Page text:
#3 – Avoid Becoming Isolated (No, I’m not kidding)

Now, I almost had to laugh at the irony of this point. I was thinking about rewording it, but I actually left it as is because I wanted to draw attention to this point even more.

Although you’re required to practice social distancing and self-isolation right now – you still need to avoid isolating yourself emotionally and socially, which is entirely different from being physically isolated.

What does this mean? Well, when people go through a layoff, they experience a range of emotions as mentioned in the first point. And sometimes people really just feel like shutting down and disappearing from the world. While this is okay for a bit, if you become too isolated, it can make it more challenging for you to break into job search mode again.

So how do avoid becoming isolated when you are literally REQUIRED to isolate yourself for the foreseeable future?

First, reach out to your family and friends.  They are likely experiencing similar yet different emotions at this time.  You may be stressed about the money in your bank account, but your lonely grandmother could be feeling incredibly alone, worrying about her own health, and at the same time, fretting about her whole family.  Reach out to her by phone!  Video-chat with your friends, go outside where appropriate respecting all the social distancing guidelines, hug your pet, water those plants.  The more connections you have at this time, the easier it will be to get through this trying time.  And the added bonus – you will significantly improve the mood and well being of others!

#4 – Get Working on your ONLINE job search strategy

Let’s be honest – job searches were mostly online before COVID-19. But this crisis will now force everyone to up their game when it comes to searching for a job online. Here’s what you need to do to get up to speed:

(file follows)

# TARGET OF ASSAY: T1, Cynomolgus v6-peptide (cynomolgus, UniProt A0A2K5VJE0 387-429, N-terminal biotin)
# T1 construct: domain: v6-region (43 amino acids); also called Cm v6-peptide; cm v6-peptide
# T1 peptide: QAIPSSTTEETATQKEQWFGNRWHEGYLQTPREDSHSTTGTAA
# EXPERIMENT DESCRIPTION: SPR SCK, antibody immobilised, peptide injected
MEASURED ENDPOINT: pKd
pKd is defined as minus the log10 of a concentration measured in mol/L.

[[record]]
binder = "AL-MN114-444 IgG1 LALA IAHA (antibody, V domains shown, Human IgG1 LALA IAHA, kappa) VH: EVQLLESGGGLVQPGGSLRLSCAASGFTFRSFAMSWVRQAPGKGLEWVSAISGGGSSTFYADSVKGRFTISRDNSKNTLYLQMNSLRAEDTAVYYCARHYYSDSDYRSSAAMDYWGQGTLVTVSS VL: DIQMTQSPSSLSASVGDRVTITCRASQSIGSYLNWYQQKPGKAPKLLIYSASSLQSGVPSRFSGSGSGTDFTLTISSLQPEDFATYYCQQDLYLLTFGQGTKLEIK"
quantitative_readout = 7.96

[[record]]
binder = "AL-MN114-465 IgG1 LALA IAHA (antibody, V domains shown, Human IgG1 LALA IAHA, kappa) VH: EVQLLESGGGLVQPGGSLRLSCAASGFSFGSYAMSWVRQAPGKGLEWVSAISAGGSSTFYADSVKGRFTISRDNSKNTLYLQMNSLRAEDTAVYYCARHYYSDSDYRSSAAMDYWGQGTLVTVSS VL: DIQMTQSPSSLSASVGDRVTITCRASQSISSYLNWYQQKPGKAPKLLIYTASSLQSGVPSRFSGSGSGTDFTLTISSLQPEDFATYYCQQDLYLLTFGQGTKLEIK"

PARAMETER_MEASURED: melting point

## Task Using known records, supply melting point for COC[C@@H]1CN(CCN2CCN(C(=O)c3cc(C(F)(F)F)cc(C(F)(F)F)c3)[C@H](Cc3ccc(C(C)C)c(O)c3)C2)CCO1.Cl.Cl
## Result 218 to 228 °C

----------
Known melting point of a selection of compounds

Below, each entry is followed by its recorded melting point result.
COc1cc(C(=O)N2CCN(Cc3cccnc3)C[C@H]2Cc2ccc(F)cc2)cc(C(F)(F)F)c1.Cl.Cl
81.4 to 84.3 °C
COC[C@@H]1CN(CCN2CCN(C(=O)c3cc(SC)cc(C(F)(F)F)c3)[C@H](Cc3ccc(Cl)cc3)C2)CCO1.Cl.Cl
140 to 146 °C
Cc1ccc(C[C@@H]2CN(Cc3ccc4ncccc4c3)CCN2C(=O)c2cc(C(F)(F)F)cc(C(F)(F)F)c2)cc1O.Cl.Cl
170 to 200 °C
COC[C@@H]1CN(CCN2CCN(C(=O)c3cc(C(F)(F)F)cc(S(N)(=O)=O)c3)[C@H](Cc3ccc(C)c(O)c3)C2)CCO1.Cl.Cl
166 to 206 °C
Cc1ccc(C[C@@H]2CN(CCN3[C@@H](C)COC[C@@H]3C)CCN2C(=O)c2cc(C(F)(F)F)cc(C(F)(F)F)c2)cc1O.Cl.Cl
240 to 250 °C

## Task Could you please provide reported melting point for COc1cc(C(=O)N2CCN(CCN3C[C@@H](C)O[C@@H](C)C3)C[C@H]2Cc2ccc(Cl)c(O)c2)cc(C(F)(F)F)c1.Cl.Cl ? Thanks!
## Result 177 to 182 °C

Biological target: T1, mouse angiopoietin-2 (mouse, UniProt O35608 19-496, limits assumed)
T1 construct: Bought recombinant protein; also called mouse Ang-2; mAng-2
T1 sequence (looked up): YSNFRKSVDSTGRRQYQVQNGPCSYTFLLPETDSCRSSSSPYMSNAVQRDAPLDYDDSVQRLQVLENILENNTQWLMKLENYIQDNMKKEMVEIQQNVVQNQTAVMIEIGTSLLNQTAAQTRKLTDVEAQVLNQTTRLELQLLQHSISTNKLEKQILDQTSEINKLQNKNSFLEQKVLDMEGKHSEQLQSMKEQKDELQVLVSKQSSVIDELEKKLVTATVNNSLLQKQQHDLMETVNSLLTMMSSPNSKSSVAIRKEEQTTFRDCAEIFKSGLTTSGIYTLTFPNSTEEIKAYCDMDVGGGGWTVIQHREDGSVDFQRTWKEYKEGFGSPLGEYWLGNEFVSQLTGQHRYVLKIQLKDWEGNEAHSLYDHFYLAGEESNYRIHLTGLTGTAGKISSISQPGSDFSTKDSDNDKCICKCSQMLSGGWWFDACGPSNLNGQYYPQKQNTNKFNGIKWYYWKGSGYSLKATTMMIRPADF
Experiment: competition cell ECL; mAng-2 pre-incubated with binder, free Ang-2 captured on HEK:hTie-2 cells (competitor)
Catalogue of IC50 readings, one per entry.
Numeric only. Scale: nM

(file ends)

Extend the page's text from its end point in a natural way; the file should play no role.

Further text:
Update (or create) Your LinkedIn Profile

If you don’t have a LinkedIn Profile, you need to sign up now. In a situation where we’re dealing with social distancing and self-isolation, the online job search will be more critical than ever. If you have a LinkedIn Profile but you don’t use it, get started right away. Make sure your profile is fully complete, especially the Summary and Headline sections. You should also ensure that the profile contains relevant descriptions for all your positions. You also need to have a professional profile picture. These factors are very important for enhancing the visibility of your profile.

Learn to Network Remotely

You need to start getting comfortable with networking online rather than in-person. This will mean reaching out to connect with people you know and people you don’t know. To make it easier, start with the people you know! If you don’t have many connections, start expanding your network and connecting with former colleagues and friends. You can also ask colleagues to write recommendations on your LinkedIn Profile before you leave your current job. You can learn how to effectively engage with the platform through LinkedIn’s online resources.

Make Sure Your Resume is ATS Compatible

The other aspect of moving your job search online is to make sure your resume is compatible with Applicant Tracking Systems (ATS) which are automated software systems employers use to scan resumes for specific keywords and rank the candidates accordingly. If you haven’t searched for a job in awhile, your old resume might not be in an optimal format and could be incompatible with these systems. Do some research online – there is a lot of information available about how to update your resume effectively in terms of content and format.

It also may be helpful to engage a professional to help you plan your next steps. If you were laid off, you might have career services as part of an outplacement package so be sure to look into that. And if not, it may be helpful to engage a Professional Career Coach.

While spending ANY money may not seem like a priority in these trying times, remember that this current reality will pass and maybe, just maybe this is the opportunity you needed to push you FORWARD in your career.  I offer Resume writing (including LinkedIn profiles), Career Coaching, Career Assessments and Interview Coaching.  I am here for you when you are ready to move forward.

Now take a deep breath, relax and see your future self in the post COVID-19 world.